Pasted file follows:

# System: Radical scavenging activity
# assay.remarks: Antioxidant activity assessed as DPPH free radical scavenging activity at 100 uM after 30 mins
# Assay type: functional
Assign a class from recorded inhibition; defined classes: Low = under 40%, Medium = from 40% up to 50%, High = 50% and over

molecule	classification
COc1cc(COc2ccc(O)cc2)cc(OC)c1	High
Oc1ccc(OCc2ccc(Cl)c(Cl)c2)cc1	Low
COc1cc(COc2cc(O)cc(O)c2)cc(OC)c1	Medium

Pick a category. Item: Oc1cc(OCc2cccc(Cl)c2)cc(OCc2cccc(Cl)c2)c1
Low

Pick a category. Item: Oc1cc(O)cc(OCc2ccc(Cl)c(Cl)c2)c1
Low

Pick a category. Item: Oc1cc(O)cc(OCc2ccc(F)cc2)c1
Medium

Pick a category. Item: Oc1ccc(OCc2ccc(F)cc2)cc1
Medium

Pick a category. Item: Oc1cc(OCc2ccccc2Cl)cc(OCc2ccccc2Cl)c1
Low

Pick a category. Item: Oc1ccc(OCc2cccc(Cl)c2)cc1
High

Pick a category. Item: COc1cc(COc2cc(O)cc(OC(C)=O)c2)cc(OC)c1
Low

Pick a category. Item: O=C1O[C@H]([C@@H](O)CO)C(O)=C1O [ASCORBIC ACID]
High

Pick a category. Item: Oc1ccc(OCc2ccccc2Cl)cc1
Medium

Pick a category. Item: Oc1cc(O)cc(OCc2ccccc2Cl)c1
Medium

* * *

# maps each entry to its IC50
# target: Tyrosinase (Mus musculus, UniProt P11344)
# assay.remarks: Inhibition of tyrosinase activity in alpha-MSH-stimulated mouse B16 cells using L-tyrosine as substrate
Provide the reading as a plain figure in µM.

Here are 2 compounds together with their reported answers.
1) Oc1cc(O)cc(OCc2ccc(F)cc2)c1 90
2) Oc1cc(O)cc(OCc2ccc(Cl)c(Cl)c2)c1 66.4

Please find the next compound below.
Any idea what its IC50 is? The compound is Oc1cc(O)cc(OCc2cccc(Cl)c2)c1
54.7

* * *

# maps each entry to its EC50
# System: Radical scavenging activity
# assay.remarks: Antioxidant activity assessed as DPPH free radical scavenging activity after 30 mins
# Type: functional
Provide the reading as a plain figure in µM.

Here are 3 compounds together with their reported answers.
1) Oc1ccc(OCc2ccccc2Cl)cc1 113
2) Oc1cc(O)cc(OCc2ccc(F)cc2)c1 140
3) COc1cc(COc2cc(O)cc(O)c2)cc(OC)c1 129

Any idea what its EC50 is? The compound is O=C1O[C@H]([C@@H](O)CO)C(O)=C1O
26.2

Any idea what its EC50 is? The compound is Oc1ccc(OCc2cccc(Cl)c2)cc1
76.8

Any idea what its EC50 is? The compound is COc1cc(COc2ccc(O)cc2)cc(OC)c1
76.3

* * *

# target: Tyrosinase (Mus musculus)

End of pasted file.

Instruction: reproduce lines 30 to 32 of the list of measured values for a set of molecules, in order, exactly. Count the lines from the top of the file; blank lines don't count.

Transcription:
# maps each entry to its IC50
# target: Tyrosinase (Mus musculus, UniProt P11344)
# assay.remarks: Inhibition of tyrosinase activity in alpha-MSH-stimulated mouse B16 cells using L-tyrosine as substrate